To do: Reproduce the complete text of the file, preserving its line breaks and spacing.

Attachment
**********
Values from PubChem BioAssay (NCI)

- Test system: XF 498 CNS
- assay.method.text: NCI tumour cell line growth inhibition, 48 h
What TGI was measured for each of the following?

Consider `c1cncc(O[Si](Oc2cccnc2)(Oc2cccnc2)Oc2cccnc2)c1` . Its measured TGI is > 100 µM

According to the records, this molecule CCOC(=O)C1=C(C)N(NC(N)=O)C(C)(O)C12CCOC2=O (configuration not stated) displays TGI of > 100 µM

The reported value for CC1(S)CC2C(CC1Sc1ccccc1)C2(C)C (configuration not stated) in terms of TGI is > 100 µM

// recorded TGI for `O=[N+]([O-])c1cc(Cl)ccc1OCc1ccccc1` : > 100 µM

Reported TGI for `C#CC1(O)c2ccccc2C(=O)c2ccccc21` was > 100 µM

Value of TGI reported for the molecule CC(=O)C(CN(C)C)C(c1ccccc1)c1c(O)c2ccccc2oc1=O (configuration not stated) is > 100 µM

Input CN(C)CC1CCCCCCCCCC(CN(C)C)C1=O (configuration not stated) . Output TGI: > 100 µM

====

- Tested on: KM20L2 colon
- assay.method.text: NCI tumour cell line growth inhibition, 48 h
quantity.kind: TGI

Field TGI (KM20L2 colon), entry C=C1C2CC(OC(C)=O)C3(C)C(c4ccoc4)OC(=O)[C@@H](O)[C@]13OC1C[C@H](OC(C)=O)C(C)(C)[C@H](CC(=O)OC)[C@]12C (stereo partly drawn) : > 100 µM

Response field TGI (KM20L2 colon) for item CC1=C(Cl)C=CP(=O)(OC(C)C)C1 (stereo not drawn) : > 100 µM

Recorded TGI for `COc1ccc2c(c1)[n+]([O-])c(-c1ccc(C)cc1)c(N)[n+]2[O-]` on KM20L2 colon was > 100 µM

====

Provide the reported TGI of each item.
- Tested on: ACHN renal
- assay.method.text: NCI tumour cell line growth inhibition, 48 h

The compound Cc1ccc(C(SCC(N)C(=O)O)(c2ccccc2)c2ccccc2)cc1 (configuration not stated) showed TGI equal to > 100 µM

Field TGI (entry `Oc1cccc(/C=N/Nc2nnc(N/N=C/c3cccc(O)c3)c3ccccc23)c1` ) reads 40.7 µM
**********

Values from PubChem BioAssay (NCI)

- Test system: XF 498 CNS
- assay.method.text: NCI tumour cell line growth inhibition, 48 h
What TGI was measured for each of the following?

Consider `c1cncc(O[Si](Oc2cccnc2)(Oc2cccnc2)Oc2cccnc2)c1` . Its measured TGI is > 100 µM

According to the records, this molecule CCOC(=O)C1=C(C)N(NC(N)=O)C(C)(O)C12CCOC2=O (configuration not stated) displays TGI of > 100 µM

The reported value for CC1(S)CC2C(CC1Sc1ccccc1)C2(C)C (configuration not stated) in terms of TGI is > 100 µM

// recorded TGI for `O=[N+]([O-])c1cc(Cl)ccc1OCc1ccccc1` : > 100 µM

Reported TGI for `C#CC1(O)c2ccccc2C(=O)c2ccccc21` was > 100 µM

Value of TGI reported for the molecule CC(=O)C(CN(C)C)C(c1ccccc1)c1c(O)c2ccccc2oc1=O (configuration not stated) is > 100 µM

Input CN(C)CC1CCCCCCCCCC(CN(C)C)C1=O (configuration not stated) . Output TGI: > 100 µM

====

- Tested on: KM20L2 colon
- assay.method.text: NCI tumour cell line growth inhibition, 48 h
quantity.kind: TGI

Field TGI (KM20L2 colon), entry C=C1C2CC(OC(C)=O)C3(C)C(c4ccoc4)OC(=O)[C@@H](O)[C@]13OC1C[C@H](OC(C)=O)C(C)(C)[C@H](CC(=O)OC)[C@]12C (stereo partly drawn) : > 100 µM

Response field TGI (KM20L2 colon) for item CC1=C(Cl)C=CP(=O)(OC(C)C)C1 (stereo not drawn) : > 100 µM

Recorded TGI for `COc1ccc2c(c1)[n+]([O-])c(-c1ccc(C)cc1)c(N)[n+]2[O-]` on KM20L2 colon was > 100 µM

====

Provide the reported TGI of each item.
- Tested on: ACHN renal
- assay.method.text: NCI tumour cell line growth inhibition, 48 h

The compound Cc1ccc(C(SCC(N)C(=O)O)(c2ccccc2)c2ccccc2)cc1 (configuration not stated) showed TGI equal to > 100 µM

Field TGI (entry `Oc1cccc(/C=N/Nc2nnc(N/N=C/c3cccc(O)c3)c3ccccc23)c1` ) reads 40.7 µM